Monday, January 05, 2009

A little bit of heart

Do you remember the scene in Wayne Wang's Dim Sum: A Little Bit of Heart where Geraldine watches a paper decoration rotate in the breeze, alternately flashing a picture of a dragon lady and a geisha girl? At the time, I thought that the imagery was clumsy and terribly unsubtle. I am reevaluating my position.

I had my own Wayne Wang moment at dinner, between meetings at AGU (American Geophysical Union). I sat across from a female academic who had recently won tenure and next to senior scientist at another FFRDC and his wife. During dinner conversation, the academic asked when I graduated. She quipped that she graduated a year after me and already had tenure. The wife of the senior scientist asked me how many children I had. When I replied one, she said that I needed to provide Iris with a sibling.

Never mind that the wife had worked part-time and only for a few years after her children were grown. Or that the academic had no spouse or children and her parents enjoyed good health.

The academic is famous in her field for her willingness to literally travel to the ends of the earth for long field campaigns, and her ability to coax experiments to work under harsh physical conditions (while enduring them herself). Over-wintering in Antarctica is not for the faint of heart, and it is overwhelmingly done by men and unencumbered women. Come to think of it, that's the population that does Science.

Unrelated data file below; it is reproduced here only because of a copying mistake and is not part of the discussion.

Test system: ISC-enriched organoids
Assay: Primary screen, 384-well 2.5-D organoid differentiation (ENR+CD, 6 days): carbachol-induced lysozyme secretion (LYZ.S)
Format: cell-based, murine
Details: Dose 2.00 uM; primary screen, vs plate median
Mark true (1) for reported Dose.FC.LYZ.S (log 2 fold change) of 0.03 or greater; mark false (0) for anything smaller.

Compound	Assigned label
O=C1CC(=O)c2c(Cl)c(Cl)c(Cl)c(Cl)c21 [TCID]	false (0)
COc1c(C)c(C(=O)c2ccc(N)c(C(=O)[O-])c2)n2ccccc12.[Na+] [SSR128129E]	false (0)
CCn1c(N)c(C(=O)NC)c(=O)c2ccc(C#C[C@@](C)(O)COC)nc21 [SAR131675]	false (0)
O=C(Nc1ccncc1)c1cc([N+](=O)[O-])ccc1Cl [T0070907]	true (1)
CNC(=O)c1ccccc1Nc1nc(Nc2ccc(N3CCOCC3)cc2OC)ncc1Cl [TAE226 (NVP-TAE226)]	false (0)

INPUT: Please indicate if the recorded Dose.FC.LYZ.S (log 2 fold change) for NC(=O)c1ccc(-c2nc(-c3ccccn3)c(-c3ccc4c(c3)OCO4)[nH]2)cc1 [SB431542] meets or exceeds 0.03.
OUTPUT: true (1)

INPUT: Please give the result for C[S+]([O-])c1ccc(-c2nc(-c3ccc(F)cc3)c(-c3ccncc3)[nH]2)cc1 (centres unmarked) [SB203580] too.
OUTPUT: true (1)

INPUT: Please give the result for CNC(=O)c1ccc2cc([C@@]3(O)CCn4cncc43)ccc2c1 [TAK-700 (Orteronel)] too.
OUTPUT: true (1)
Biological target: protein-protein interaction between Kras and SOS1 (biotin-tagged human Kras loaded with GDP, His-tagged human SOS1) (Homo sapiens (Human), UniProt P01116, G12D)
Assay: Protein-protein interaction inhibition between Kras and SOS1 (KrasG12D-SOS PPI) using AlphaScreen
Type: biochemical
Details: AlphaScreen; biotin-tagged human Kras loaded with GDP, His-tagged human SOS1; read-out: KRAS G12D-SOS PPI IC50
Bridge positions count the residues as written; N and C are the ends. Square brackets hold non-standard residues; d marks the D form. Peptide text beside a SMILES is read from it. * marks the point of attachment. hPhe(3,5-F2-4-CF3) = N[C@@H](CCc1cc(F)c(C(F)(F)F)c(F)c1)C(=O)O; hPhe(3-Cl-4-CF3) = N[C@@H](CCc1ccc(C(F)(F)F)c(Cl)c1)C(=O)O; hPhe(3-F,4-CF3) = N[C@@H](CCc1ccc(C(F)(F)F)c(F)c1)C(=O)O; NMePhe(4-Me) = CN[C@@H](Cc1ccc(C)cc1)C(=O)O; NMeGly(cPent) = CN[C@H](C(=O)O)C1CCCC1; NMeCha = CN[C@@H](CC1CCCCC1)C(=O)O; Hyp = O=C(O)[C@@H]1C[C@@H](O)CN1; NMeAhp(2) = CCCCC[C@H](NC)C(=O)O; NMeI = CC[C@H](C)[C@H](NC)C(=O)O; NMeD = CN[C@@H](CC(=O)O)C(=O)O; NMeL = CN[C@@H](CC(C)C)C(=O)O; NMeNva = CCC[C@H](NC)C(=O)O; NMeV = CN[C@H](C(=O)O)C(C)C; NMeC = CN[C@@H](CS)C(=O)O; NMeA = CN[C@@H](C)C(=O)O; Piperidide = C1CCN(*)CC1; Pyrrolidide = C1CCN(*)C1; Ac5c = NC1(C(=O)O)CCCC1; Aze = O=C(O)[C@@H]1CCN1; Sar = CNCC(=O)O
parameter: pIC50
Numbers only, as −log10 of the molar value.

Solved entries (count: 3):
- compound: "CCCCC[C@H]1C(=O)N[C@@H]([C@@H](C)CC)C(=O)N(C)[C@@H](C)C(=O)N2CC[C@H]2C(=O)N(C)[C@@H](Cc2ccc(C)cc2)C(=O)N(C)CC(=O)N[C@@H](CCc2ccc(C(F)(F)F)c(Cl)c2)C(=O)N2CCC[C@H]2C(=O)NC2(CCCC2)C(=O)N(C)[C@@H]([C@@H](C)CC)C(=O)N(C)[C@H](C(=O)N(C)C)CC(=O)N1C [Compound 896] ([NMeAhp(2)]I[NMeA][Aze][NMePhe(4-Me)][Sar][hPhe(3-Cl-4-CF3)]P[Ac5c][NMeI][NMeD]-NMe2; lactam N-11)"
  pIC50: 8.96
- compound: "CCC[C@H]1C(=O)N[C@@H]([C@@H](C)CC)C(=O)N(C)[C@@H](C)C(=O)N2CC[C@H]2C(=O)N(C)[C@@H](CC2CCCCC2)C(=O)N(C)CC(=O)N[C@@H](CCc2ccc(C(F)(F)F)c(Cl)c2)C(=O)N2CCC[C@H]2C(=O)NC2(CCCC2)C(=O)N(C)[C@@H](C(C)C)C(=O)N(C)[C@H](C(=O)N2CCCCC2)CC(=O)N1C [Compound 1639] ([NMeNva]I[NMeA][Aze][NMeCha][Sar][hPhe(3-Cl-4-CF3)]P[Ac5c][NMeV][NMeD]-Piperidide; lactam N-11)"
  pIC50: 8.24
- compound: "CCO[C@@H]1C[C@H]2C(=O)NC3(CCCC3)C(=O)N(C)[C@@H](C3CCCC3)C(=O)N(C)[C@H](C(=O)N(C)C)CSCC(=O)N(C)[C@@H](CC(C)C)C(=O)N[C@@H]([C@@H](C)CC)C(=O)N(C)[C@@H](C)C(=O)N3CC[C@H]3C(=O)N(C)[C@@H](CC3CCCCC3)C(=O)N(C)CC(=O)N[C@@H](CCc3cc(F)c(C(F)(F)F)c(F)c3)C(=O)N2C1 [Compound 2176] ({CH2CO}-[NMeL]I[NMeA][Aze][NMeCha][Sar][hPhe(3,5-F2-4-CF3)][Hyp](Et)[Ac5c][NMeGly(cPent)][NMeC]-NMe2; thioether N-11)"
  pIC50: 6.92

6 comments:

  1. When eating dinner with people we don't know well I usually prefer to sit opposite of my husband. People will say ridiculous things like that, and I can always catch his eye and know we are thinking the same thing.

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  2. It really is sad that people still need to justify their own choices by offering stupid advice to others or those "look what I've done" quips.

    It does help to have a strategically placed partner or companion with whom to exchange knowing glances. For years a friend and I who ended up in many of these kinds of situations would exchange knowing little glances, and be there to diffuse the situation whenever either one of saw the other starting to head into "mad dog" territory in response to some inanity or another.

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  3. Anonymous12:53

    I would bet that both women are a bit jealous of you, and were trying to make themselves feel better. The academic probably regrets that she never got married and had children, and the wife probably regrets that she never had a professional career.

    Consider yourself lucky to have both

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  4. The comments at dinner didn't put me in "mad dog" territory at all. On the contrary, it made me realize how lucky I am to have achieved some semblance of balance.

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  5. It is good that you can laugh at these things. I, too, feel very lucky that I have both a family and a career. But I am still saddened by the fact that we women often have a hard time supporting each others' choices. And I hate, hate, hate other people telling me how many kids we should have!

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  6. You sound like you have a good perspective. I don't miss those kinds of comments at all. It made me mad to read them: why do people give out advice or 'look at me' comments anyways?

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